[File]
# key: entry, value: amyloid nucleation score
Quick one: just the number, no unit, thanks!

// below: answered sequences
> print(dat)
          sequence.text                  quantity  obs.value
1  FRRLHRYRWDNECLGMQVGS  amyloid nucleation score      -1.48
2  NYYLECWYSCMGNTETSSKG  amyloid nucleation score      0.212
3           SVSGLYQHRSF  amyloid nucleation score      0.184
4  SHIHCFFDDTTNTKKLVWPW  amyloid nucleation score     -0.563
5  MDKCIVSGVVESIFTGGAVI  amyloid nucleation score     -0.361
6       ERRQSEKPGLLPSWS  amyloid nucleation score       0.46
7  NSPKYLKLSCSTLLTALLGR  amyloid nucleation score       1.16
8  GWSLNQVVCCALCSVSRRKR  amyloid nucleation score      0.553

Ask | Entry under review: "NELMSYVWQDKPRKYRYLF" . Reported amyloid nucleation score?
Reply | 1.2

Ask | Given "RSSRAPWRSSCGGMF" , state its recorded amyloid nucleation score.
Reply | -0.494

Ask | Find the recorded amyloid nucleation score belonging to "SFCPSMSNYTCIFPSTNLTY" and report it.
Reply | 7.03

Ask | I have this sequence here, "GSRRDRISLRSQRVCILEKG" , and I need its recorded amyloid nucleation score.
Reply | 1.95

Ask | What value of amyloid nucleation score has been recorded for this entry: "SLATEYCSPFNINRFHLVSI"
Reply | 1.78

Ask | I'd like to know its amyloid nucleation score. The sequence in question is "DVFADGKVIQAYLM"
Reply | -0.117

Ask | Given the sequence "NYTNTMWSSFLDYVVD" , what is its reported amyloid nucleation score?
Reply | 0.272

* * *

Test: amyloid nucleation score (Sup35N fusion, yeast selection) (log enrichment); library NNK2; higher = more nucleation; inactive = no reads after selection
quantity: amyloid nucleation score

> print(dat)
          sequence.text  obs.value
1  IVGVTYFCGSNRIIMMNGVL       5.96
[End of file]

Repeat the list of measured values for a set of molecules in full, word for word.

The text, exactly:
# key: entry, value: amyloid nucleation score
Quick one: just the number, no unit, thanks!

// below: answered sequences
> print(dat)
          sequence.text                  quantity  obs.value
1  FRRLHRYRWDNECLGMQVGS  amyloid nucleation score      -1.48
2  NYYLECWYSCMGNTETSSKG  amyloid nucleation score      0.212
3           SVSGLYQHRSF  amyloid nucleation score      0.184
4  SHIHCFFDDTTNTKKLVWPW  amyloid nucleation score     -0.563
5  MDKCIVSGVVESIFTGGAVI  amyloid nucleation score     -0.361
6       ERRQSEKPGLLPSWS  amyloid nucleation score       0.46
7  NSPKYLKLSCSTLLTALLGR  amyloid nucleation score       1.16
8  GWSLNQVVCCALCSVSRRKR  amyloid nucleation score      0.553

Ask | Entry under review: "NELMSYVWQDKPRKYRYLF" . Reported amyloid nucleation score?
Reply | 1.2

Ask | Given "RSSRAPWRSSCGGMF" , state its recorded amyloid nucleation score.
Reply | -0.494

Ask | Find the recorded amyloid nucleation score belonging to "SFCPSMSNYTCIFPSTNLTY" and report it.
Reply | 7.03

Ask | I have this sequence here, "GSRRDRISLRSQRVCILEKG" , and I need its recorded amyloid nucleation score.
Reply | 1.95

Ask | What value of amyloid nucleation score has been recorded for this entry: "SLATEYCSPFNINRFHLVSI"
Reply | 1.78

Ask | I'd like to know its amyloid nucleation score. The sequence in question is "DVFADGKVIQAYLM"
Reply | -0.117

Ask | Given the sequence "NYTNTMWSSFLDYVVD" , what is its reported amyloid nucleation score?
Reply | 0.272

* * *

Test: amyloid nucleation score (Sup35N fusion, yeast selection) (log enrichment); library NNK2; higher = more nucleation; inactive = no reads after selection
quantity: amyloid nucleation score

> print(dat)
          sequence.text  obs.value
1  IVGVTYFCGSNRIIMMNGVL       5.96